Amin Kef Sesay: Sierra Leone Telegraph: 31 May 2022:
Last week, the Speaker of Parliament had to adjourn a session for nearly half an hour in a bid to separate feuding SLPP and APC MPs. Reports say that the two sides almost went into physical blows.
It is a fact that since the transfer of power from the APC to the ruling SLPP in April 2018, there has been a wave of protests, walkouts, boycotts and low-level violence between the two main political parties both inside and outside Parliament.
Four years since President Julius Maada Bio defeated the incumbent in general elections and took office, Sierra Leone’s political scene is fraught with tensions, especially after the Bio-led ruling Sierra Leone People’s Party (SLPP) gradually took control of the country’s parliament from the All People’s Congress (APC) by nullifying swathes of election results through the courts.
APC demonstrated against the Government’s attempt to remove over a dozen of its MPs for alleged electoral malpractice, with all the APC’s 68 MPs walking out of Parliament in protest.
The change of government also led to several APC officials, from low to high-level bureaucrats across various Ministries, Departments and Agencies sacked from their jobs by the incoming SLPP government.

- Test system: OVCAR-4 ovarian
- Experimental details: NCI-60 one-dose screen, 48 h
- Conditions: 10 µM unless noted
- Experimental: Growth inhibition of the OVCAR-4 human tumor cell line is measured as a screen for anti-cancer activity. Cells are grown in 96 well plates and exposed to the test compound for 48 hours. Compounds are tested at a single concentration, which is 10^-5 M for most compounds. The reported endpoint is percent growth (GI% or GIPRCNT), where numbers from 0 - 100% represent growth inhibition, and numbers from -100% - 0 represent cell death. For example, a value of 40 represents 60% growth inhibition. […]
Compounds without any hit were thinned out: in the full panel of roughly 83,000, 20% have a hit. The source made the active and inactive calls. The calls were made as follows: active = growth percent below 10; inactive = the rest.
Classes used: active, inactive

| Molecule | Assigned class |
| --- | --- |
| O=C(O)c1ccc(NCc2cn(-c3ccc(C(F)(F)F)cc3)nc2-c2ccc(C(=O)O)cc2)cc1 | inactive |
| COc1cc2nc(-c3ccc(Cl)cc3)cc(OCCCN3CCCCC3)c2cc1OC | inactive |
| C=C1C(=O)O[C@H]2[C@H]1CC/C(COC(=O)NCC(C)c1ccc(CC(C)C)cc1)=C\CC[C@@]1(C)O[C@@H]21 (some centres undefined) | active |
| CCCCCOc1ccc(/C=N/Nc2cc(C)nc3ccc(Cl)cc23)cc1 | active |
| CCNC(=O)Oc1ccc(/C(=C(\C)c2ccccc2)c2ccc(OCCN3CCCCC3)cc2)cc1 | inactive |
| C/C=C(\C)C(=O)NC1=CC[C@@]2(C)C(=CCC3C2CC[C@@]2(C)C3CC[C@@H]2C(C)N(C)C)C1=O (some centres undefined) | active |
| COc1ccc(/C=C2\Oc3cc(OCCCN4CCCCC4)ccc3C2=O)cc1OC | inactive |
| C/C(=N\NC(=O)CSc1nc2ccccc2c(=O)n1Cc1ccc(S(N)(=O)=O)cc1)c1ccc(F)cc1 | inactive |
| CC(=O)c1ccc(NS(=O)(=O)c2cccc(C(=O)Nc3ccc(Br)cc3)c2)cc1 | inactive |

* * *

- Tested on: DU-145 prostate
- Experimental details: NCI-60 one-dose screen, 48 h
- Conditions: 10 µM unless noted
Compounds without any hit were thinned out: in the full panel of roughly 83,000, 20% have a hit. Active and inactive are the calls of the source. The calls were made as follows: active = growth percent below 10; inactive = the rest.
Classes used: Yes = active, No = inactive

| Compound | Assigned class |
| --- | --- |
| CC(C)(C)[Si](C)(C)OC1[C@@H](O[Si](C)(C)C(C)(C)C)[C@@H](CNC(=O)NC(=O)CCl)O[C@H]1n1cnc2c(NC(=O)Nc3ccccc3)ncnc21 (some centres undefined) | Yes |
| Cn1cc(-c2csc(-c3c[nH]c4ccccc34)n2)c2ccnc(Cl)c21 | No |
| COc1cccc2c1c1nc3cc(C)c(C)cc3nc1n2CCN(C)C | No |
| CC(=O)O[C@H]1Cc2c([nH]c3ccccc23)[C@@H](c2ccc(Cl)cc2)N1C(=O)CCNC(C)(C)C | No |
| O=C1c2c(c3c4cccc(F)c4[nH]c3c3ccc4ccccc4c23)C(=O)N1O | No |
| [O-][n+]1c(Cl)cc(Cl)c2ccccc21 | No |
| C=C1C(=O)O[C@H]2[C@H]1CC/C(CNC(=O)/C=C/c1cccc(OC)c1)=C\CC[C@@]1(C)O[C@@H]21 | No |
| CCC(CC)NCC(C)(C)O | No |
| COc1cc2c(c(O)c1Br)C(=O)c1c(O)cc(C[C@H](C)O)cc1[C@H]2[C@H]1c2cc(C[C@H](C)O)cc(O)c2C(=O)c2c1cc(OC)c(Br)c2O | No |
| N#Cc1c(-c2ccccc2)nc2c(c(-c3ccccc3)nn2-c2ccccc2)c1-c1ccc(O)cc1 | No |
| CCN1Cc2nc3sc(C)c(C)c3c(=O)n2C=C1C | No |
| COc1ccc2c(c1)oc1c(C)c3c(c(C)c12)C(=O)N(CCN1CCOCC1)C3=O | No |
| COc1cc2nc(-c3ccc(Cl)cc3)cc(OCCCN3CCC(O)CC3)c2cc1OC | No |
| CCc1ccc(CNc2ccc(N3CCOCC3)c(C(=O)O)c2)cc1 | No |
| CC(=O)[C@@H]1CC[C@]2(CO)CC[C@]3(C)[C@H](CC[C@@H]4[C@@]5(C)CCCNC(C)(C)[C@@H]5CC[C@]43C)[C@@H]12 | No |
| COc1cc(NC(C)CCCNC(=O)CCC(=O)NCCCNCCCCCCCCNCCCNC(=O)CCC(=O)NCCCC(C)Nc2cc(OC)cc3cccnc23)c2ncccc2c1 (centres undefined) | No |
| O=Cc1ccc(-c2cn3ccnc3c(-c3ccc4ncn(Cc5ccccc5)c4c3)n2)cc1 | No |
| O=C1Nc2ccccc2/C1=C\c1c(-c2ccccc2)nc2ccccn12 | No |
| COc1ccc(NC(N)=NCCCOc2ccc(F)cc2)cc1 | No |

At the core of much political tension is the Commission of Inquiry set up to investigate corruption between September 2007 and April 2018 under the APC government.
In April 2018, a transition report named various former APC government ministers and public officials accused of corruption, which was followed by several high-level arrests, including former Ministers, an Ambassador and Bank Director.
Sierra Leone’s fraught politics and ongoing low-level violence pose serious concerns, though for the moment it is relatively being contained.
For now, the ruling SLPP appears to have the upper hand. And despite political tensions, Sierra Leone’s broader stability seems not to be under threat.
Looking ahead, however, there may also emerge new sources of friction which if not taken seriously by the government and the International Community ahead of the 2023 elections, could result in political violence and breakdown of law and order, as was seen in Kenya after its last two general elections.